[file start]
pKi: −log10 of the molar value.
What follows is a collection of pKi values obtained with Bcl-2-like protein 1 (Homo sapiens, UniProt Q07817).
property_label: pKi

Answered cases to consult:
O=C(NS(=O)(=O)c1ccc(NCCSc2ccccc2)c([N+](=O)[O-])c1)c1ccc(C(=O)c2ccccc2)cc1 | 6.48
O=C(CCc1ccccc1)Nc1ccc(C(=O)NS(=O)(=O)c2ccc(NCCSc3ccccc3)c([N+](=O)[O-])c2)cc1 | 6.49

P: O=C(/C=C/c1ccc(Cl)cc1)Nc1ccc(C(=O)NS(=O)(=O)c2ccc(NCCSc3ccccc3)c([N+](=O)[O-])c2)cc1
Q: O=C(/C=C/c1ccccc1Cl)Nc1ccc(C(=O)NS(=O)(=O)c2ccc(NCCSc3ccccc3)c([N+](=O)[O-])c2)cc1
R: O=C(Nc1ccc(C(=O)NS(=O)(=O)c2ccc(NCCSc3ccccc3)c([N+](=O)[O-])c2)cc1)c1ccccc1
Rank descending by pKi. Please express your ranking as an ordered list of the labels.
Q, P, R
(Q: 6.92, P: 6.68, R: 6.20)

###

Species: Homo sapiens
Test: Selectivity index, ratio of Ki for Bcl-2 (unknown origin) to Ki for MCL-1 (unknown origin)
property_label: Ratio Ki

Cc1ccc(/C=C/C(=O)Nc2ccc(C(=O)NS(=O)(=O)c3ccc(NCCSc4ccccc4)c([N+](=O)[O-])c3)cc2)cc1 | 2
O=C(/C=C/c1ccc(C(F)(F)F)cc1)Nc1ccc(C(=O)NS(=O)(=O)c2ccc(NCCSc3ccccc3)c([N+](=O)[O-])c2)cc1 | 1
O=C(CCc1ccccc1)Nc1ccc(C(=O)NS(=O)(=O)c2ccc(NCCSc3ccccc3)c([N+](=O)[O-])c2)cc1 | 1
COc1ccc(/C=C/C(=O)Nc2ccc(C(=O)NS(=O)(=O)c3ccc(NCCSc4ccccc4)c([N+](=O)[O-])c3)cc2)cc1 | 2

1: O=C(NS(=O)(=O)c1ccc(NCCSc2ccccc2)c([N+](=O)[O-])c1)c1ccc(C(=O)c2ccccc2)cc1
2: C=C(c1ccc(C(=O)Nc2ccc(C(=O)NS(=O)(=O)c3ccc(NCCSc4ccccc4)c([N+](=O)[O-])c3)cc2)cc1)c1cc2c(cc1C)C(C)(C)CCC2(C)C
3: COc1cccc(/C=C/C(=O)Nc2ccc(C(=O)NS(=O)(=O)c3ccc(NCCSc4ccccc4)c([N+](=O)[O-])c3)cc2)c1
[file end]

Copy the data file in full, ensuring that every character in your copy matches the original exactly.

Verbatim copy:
pKi: −log10 of the molar value.
What follows is a collection of pKi values obtained with Bcl-2-like protein 1 (Homo sapiens, UniProt Q07817).
property_label: pKi

Answered cases to consult:
O=C(NS(=O)(=O)c1ccc(NCCSc2ccccc2)c([N+](=O)[O-])c1)c1ccc(C(=O)c2ccccc2)cc1 | 6.48
O=C(CCc1ccccc1)Nc1ccc(C(=O)NS(=O)(=O)c2ccc(NCCSc3ccccc3)c([N+](=O)[O-])c2)cc1 | 6.49

P: O=C(/C=C/c1ccc(Cl)cc1)Nc1ccc(C(=O)NS(=O)(=O)c2ccc(NCCSc3ccccc3)c([N+](=O)[O-])c2)cc1
Q: O=C(/C=C/c1ccccc1Cl)Nc1ccc(C(=O)NS(=O)(=O)c2ccc(NCCSc3ccccc3)c([N+](=O)[O-])c2)cc1
R: O=C(Nc1ccc(C(=O)NS(=O)(=O)c2ccc(NCCSc3ccccc3)c([N+](=O)[O-])c2)cc1)c1ccccc1
Rank descending by pKi. Please express your ranking as an ordered list of the labels.
Q, P, R
(Q: 6.92, P: 6.68, R: 6.20)

###

Species: Homo sapiens
Test: Selectivity index, ratio of Ki for Bcl-2 (unknown origin) to Ki for MCL-1 (unknown origin)
property_label: Ratio Ki

Cc1ccc(/C=C/C(=O)Nc2ccc(C(=O)NS(=O)(=O)c3ccc(NCCSc4ccccc4)c([N+](=O)[O-])c3)cc2)cc1 | 2
O=C(/C=C/c1ccc(C(F)(F)F)cc1)Nc1ccc(C(=O)NS(=O)(=O)c2ccc(NCCSc3ccccc3)c([N+](=O)[O-])c2)cc1 | 1
O=C(CCc1ccccc1)Nc1ccc(C(=O)NS(=O)(=O)c2ccc(NCCSc3ccccc3)c([N+](=O)[O-])c2)cc1 | 1
COc1ccc(/C=C/C(=O)Nc2ccc(C(=O)NS(=O)(=O)c3ccc(NCCSc4ccccc4)c([N+](=O)[O-])c3)cc2)cc1 | 2

1: O=C(NS(=O)(=O)c1ccc(NCCSc2ccccc2)c([N+](=O)[O-])c1)c1ccc(C(=O)c2ccccc2)cc1
2: C=C(c1ccc(C(=O)Nc2ccc(C(=O)NS(=O)(=O)c3ccc(NCCSc4ccccc4)c([N+](=O)[O-])c3)cc2)cc1)c1cc2c(cc1C)C(C)(C)CCC2(C)C
3: COc1cccc(/C=C/C(=O)Nc2ccc(C(=O)NS(=O)(=O)c3ccc(NCCSc4ccccc4)c([N+](=O)[O-])c3)cc2)c1